For my 29th birthday Santa Clause, the Easter Bunny and the Tooth Fairy got together and sent me off to visit a place I had dreamed about visiting for years, New York City! It was a grand occasion and I enjoyed every waking moment and sleeping one too. I was in THE NYC.
In preparation for my trip I researched all the different spots to visit. My co-worker, a NY native, had an entire book full of places to go, things to see and food to eat. I grew more and more excited. She told me that I absolutely had to visit the 9/11 memorial site. My initial reaction to that wasn't one who was thrilled about the suggestion. I mean, I knew that was something I probably should have wanted to see, but I think I had been a tad removed from September 11th all together. Honestly, I had been kind of tired about "never forget". I would think to myself, of course we are never going to forget because the media will not let us. It was not an insensitive thought. I was very sympathetic to those that lost family members and loved ones. I was sensitive to the fact that our country was under attack. But in the back of my mind it was still so surreal to me.
I remember the day like it was yesterday. I had a job interview on campus. I went into the bathroom to look in the mirror and my roommate started yelling. She said "What in the hell is going on? There are planes going into buildings in New York. This can't be real". There we both were gawking at the TV screen as if we were watching some Will Smith movie.
A year passed and I was then on exchange at Howard. The first major event on campus was in memorial of the victims and loved ones of victims. I thought I would connect more since I was on the east coast, closer to NY and up the street from the pentagon. I listened to stories of those who's parents were in one tower or another but they survived. Still removed.
Years letter, I decided while I was in NY celebrating my 29th birthday to take my co-worker up on her suggestion. I wanted to feel the connection. I wanted to see what all the hoopla was about. So, we went. When I say that visiting the WTC site was one of the most daunting things I have ever done, I mean it. As we stood in line to enter, I could just feel the heaviness, the sorrow, the hurt that so many still felt 10 years later. There were some with flowers in their hands. Some had Kleenex ready. Others stood with stoic faces, probably not knowing what to feel, just like me.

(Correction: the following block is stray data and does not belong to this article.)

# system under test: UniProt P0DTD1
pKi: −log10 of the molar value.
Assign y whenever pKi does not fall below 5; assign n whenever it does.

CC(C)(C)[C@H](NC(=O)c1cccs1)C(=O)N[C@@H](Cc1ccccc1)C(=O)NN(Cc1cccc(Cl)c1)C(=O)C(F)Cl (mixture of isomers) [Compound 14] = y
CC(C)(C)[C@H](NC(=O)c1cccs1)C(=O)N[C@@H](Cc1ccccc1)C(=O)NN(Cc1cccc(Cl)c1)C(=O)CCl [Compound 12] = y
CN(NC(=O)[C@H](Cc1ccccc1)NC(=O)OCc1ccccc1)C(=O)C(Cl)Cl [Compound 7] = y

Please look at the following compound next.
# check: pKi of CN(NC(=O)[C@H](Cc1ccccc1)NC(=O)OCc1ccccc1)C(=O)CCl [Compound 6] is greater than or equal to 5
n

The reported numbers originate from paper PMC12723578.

We entered and almost immediately tears began to flow from my face. It was almost like I could feel the spirits of so many who died that day. I could hear the voices of those that worked so hard to help other make it out of the rubble. I saw the dust, I felt the agony and yet I rejoiced for those that had come and found peace. Finally, I connected. I connected with what it must have felt like that day to be drastically afraid of the unknown. I connected with those whose entire lives were turned upside down with just one act of hatred. I connected with the babies who only had one recollection of their parents, they were killed during a senseless demonstration of malice.
As we walked around the site, we saw people laying flowers down at the names of their beloveds. I remember very distinctly a group of young women huddle by a tree crying their eyes out. There were kiosks for people to find where an individual's names was engraved. It was truly a somber moment. I took a moment to take it all in. I prayed, for healing, closure, understanding and comfort for the lives that this unforgettable day impacted. I prayed for the protection of our country. I also prayed for those innocent people that have been labeled, prejudged and placed into the same category of those that thought to act in such a malicious way.
Finally I can walk away and say, I will "NEVER FORGET"